The second null could be rejected for some temperature differences up to the cohort where the VMAS was 0.3–0.8 K warmer than the FAS. This does not entirely exceed the calibration measurement error. It is likely that when temperatures are the same, among those who do not choose “same”, people will tend to choose mist.
The third null could only be rejected for most temperature differences up to the cohort where the VMAS was 0.5–1.0 K warmer than the FAS, but only for the trials performed in summer. It could not be rejected for any temperature range in the autumn trial.
Most of these ranges exceed the on-site calibrated measurement error, and nearly meet the worst case of manufacturer rated measurement error. The number of responses in each 0.5 K bin width cohort was quite small for many of the temperature differences at the cool and warm extremes. Further experiments with more subjects and stricter temperature control are required.
In short:
  • There is a bias to perceive VMAS as cooler than a FAS of the same temperature, or slightly higher.
  • Results may depend on the season. The trend to this bias for VMAS as cooler is stronger in summer than in autumn. When a heating element was revealed behind the VMAS, in autumn there was an unexpected bias against the FAS as cooler.
This likely mist over-evaluation effect could account for some of the tendency for thermal sensation votes in mist to overshoot the predictions of thermal comfort models such as PMV. In creation of databases of human evaluations of mist cooling to create predictive physical models, it may be necessary to blind the experiments to get votes without a possible mist cooling expectation effect.
This research does not determine the cause of this effect—be it expectation, the “good subject” effect, or something else. However, if it is due to expectation, deployment of mist cooling systems for thermal comfort could exploit this by ensuring that the mist spray is visible to the persons being cooled.

Supplementary Materials

The followings are available online at, Figure 2 and Figure 4, Figure 5, Figure 6, Figure 7, Figure 8, Figure 9, Figure 10 and Figure 11 and Table 3, Table 4 and Table 5 as Excel files, and the R program used to create the boxplots in Figure 4, Figure 5, Figure 6, Figure 10 and Figure 11.

Author Contributions

Conceptualization, investigation, data curation, writing–review and editing, C.F. and J.Y.; Methodology, formal analysis, supervision, visualization, writing–original draft, C.F.; All authors have read and agreed to the published version of the manuscript.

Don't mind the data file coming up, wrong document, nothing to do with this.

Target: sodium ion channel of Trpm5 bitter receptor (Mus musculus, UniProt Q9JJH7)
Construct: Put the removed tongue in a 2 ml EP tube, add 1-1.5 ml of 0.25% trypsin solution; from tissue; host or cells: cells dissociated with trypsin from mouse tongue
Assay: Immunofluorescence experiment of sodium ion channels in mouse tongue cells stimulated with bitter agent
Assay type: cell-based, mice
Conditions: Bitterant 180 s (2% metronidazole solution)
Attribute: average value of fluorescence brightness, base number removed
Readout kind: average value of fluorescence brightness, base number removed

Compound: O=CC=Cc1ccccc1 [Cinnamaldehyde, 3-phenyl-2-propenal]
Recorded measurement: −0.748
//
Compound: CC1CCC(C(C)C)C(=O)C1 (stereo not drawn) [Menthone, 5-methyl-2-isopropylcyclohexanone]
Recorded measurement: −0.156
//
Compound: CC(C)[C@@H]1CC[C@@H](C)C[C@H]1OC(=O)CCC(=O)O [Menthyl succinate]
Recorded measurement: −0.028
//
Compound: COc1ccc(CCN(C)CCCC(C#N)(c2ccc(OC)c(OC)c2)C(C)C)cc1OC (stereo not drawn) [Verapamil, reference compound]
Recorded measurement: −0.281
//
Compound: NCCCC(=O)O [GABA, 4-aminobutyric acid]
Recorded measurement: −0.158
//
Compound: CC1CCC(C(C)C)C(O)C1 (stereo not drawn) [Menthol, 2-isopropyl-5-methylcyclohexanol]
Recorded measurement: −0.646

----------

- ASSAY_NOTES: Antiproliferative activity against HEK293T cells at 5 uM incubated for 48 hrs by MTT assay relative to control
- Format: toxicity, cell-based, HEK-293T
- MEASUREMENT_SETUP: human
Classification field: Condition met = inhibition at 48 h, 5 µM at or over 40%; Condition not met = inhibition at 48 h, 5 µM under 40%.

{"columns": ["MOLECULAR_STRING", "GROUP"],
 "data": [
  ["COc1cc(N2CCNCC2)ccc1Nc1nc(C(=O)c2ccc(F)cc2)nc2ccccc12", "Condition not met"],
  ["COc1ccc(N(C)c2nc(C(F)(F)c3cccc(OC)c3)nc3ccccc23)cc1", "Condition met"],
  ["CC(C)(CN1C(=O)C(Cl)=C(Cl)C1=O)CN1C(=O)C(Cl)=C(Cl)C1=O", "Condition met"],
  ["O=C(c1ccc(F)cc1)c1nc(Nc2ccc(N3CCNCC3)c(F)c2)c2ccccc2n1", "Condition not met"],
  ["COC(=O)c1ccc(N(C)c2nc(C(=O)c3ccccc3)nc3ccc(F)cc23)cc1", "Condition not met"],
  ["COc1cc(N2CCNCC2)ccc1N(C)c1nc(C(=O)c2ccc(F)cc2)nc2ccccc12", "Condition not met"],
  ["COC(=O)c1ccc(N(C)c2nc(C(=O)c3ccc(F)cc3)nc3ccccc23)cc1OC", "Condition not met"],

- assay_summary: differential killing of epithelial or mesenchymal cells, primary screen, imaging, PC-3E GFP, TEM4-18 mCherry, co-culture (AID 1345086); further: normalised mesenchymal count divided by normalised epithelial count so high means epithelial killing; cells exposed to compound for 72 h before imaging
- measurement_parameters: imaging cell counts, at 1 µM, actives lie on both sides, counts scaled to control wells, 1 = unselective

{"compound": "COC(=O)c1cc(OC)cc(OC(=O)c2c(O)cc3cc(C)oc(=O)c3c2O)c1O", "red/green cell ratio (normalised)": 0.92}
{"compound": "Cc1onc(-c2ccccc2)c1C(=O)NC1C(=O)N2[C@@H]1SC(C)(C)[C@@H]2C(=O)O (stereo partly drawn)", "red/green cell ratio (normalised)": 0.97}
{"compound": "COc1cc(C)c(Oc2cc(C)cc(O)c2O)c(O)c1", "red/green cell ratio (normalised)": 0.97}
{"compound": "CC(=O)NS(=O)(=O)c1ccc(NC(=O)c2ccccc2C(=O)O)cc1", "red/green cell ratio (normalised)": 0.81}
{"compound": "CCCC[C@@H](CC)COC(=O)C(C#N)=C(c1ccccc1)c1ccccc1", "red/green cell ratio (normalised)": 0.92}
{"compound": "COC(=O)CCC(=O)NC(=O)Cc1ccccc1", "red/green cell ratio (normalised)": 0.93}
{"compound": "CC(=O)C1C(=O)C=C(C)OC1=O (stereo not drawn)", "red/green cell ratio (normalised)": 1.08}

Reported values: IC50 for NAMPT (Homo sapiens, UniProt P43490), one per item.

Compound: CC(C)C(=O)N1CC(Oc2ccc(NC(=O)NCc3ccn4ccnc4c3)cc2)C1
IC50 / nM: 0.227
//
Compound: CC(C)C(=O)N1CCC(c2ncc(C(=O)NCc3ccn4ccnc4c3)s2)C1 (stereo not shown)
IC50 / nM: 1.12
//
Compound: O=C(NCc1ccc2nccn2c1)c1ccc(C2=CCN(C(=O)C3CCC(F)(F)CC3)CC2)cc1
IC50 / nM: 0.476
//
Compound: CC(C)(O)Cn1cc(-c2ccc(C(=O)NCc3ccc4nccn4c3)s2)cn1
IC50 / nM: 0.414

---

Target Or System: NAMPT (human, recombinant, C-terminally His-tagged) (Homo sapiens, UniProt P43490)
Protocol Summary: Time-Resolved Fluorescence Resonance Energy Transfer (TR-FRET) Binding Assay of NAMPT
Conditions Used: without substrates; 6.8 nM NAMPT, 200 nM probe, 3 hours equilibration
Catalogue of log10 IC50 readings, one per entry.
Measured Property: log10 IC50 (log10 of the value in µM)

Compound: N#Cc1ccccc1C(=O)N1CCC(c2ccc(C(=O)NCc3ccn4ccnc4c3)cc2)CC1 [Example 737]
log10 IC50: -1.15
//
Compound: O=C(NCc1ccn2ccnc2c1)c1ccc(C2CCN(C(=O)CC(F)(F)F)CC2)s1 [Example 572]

This research received no external funding.

Institutional Review Board Statement

Ethical review and approval were waived for this study, due to the study being a voluntary anonymous preference survey in which no personal identifying data was taken.

Informed Consent Statement

Subject consent was verbal and all subjects were voluntary and free to refuse participation. There was no measurement or personal data collection, nor any influence on the condition of the interviewed subjects. The study was a simple anonymous preference survey, similar to a commercial product survey.

Conflicts of Interest

The authors declare no conflict of interest.


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Figure 1. Layouts of heating systems placed behind the visibly misted air stream (VMAS).
Figure 1. Layouts of heating systems placed behind the visibly misted air stream (VMAS).
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Figure 2. Example of misting fan and heater characterization temperature measurements. Here, misting without a heater. Sensor positions shown in insert at lower left.
Figure 2. Example of misting fan and heater characterization temperature measurements. Here, misting without a heater. Sensor positions shown in insert at lower left.
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Figure 3. (a) Setup of the misting fan experiment. Three “X” marks indicate sensor positions. (b) photo of indoor setup and hand placement guide hoops (added for the second and all further trials).
Figure 3. (a) Setup of the misting fan experiment. Three “X” marks indicate sensor positions. (b) photo of indoor setup and hand placement guide hoops (added for the second and all further trials).
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Figure 4. Distribution of temperature differences (a) and responses (b) from the first experiment trial.
Figure 4. Distribution of temperature differences (a) and responses (b) from the first experiment trial.
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Figure 5. Distribution of temperature differences (a) and responses (b) from the second experiment trial.
Figure 5. Distribution of temperature differences (a) and responses (b) from the second experiment trial.